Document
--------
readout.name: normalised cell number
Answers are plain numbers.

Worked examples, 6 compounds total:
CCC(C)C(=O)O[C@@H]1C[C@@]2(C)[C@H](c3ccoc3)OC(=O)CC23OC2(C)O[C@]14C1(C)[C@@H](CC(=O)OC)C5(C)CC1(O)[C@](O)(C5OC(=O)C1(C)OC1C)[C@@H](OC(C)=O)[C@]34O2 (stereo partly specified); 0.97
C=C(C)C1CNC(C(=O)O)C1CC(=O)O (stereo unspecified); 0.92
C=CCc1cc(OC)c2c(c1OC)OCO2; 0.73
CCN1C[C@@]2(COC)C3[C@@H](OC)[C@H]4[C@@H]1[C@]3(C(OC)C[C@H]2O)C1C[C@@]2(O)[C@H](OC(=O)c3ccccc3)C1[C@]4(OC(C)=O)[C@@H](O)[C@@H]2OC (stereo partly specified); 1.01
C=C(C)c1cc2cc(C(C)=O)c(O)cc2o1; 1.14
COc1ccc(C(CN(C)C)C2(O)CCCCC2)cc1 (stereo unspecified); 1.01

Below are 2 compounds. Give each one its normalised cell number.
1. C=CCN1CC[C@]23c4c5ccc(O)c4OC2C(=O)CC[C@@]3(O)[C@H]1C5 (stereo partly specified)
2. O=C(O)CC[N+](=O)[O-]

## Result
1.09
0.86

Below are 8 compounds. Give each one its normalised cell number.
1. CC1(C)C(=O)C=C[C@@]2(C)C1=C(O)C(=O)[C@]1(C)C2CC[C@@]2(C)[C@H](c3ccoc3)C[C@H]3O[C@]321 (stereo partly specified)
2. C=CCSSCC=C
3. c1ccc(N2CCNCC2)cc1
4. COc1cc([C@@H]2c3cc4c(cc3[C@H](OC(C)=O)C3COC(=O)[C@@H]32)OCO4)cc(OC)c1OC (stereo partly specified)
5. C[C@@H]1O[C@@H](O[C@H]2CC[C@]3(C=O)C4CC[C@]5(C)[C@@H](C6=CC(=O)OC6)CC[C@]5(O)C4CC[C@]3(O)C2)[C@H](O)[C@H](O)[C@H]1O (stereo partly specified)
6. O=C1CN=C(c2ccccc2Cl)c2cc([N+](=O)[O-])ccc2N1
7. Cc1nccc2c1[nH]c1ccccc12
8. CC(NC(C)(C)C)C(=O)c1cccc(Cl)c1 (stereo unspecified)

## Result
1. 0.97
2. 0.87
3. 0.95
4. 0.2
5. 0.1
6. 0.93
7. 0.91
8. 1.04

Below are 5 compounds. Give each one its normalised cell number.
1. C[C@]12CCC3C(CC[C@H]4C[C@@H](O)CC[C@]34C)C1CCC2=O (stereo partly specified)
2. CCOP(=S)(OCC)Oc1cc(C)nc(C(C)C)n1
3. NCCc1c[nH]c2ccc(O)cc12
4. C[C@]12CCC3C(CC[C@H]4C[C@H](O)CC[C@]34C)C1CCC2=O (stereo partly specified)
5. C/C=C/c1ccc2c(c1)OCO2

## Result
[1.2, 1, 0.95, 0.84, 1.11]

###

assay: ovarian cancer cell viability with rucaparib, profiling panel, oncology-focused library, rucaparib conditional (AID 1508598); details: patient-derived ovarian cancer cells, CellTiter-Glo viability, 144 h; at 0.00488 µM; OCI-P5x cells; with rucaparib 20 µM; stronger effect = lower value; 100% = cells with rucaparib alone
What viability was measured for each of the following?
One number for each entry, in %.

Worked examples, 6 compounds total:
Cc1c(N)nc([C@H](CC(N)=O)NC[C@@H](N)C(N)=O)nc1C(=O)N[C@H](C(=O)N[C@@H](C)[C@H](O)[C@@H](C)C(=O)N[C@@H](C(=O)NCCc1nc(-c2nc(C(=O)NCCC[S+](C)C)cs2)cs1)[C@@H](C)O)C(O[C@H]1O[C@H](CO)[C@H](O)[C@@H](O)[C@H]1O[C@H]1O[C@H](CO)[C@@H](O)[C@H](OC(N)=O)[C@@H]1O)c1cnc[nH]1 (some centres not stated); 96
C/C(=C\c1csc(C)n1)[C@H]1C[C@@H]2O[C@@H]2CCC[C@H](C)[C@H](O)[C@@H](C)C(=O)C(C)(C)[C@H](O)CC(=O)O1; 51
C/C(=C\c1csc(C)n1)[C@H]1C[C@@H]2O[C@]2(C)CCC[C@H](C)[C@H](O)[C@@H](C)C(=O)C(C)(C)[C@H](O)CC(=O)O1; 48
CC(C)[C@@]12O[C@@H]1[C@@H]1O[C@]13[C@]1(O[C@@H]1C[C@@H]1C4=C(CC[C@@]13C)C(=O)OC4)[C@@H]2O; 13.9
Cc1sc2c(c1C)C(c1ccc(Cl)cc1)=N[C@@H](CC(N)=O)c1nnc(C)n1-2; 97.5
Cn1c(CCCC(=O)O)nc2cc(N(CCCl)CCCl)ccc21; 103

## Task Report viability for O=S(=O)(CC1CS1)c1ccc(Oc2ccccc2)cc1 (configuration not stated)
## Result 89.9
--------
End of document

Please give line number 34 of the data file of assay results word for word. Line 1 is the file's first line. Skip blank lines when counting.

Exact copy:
Below are 5 compounds. Give each one its normalised cell number.